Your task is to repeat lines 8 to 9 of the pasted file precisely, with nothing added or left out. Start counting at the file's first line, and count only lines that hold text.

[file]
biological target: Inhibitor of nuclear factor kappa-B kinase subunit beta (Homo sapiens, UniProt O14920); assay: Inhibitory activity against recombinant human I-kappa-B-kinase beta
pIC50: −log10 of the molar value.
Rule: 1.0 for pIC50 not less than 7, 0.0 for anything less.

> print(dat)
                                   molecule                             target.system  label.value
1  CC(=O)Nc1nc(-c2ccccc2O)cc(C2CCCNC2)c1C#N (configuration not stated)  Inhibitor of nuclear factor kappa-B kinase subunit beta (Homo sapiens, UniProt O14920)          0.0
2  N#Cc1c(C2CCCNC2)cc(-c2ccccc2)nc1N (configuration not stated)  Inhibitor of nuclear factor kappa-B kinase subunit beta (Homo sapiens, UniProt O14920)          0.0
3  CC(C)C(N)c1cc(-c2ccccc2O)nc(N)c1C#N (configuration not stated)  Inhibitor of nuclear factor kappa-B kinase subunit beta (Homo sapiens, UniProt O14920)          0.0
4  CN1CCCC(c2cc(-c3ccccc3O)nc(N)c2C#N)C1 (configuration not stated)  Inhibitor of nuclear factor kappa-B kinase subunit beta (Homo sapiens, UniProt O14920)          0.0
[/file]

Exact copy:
3  CC(C)C(N)c1cc(-c2ccccc2O)nc(N)c1C#N (configuration not stated)  Inhibitor of nuclear factor kappa-B kinase subunit beta (Homo sapiens, UniProt O14920)          0.0
4  CN1CCCC(c2cc(-c3ccccc3O)nc(N)c2C#N)C1 (configuration not stated)  Inhibitor of nuclear factor kappa-B kinase subunit beta (Homo sapiens, UniProt O14920)          0.0